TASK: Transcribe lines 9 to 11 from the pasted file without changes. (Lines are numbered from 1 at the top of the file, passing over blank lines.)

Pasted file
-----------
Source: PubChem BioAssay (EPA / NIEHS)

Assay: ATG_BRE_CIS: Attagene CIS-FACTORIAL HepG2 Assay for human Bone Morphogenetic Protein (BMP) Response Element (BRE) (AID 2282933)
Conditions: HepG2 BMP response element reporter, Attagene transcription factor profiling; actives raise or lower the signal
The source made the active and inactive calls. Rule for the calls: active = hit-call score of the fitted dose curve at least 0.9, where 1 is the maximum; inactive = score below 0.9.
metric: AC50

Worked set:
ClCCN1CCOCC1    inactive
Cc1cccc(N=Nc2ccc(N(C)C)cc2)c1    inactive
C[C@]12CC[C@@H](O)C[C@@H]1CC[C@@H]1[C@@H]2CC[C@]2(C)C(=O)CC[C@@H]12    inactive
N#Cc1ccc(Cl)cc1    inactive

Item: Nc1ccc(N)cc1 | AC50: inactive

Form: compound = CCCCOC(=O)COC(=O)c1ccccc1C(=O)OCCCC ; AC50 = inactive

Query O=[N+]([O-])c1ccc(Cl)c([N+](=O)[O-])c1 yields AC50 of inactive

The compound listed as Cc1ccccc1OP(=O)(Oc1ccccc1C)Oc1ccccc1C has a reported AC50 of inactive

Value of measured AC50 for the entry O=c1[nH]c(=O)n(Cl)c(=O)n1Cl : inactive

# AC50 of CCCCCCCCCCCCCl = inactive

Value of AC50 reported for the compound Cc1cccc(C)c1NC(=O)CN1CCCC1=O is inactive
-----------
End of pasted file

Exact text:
C[C@]12CC[C@@H](O)C[C@@H]1CC[C@@H]1[C@@H]2CC[C@]2(C)C(=O)CC[C@@H]12    inactive
N#Cc1ccc(Cl)cc1    inactive

Item: Nc1ccc(N)cc1 | AC50: inactive